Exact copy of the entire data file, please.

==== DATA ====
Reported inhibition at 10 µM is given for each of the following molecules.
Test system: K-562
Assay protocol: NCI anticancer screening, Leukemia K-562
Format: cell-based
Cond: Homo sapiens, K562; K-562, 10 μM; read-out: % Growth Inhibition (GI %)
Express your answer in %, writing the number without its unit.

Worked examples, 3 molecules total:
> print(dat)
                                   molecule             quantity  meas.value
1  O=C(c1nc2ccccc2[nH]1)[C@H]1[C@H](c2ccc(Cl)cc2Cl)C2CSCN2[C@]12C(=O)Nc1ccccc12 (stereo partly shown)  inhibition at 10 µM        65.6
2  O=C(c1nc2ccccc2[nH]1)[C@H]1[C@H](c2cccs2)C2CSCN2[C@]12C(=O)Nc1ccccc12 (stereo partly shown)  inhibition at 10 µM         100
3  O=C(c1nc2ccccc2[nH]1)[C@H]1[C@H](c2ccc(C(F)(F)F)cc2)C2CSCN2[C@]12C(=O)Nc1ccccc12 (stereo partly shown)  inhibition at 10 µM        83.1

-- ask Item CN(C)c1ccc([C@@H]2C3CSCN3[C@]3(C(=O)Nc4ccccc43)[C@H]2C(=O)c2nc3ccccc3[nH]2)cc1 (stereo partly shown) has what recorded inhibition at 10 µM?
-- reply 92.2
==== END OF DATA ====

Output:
Reported inhibition at 10 µM is given for each of the following molecules.
Test system: K-562
Assay protocol: NCI anticancer screening, Leukemia K-562
Format: cell-based
Cond: Homo sapiens, K562; K-562, 10 μM; read-out: % Growth Inhibition (GI %)
Express your answer in %, writing the number without its unit.

Worked examples, 3 molecules total:
> print(dat)
                                   molecule             quantity  meas.value
1  O=C(c1nc2ccccc2[nH]1)[C@H]1[C@H](c2ccc(Cl)cc2Cl)C2CSCN2[C@]12C(=O)Nc1ccccc12 (stereo partly shown)  inhibition at 10 µM        65.6
2  O=C(c1nc2ccccc2[nH]1)[C@H]1[C@H](c2cccs2)C2CSCN2[C@]12C(=O)Nc1ccccc12 (stereo partly shown)  inhibition at 10 µM         100
3  O=C(c1nc2ccccc2[nH]1)[C@H]1[C@H](c2ccc(C(F)(F)F)cc2)C2CSCN2[C@]12C(=O)Nc1ccccc12 (stereo partly shown)  inhibition at 10 µM        83.1

-- ask Item CN(C)c1ccc([C@@H]2C3CSCN3[C@]3(C(=O)Nc4ccccc43)[C@H]2C(=O)c2nc3ccccc3[nH]2)cc1 (stereo partly shown) has what recorded inhibition at 10 µM?
-- reply 92.2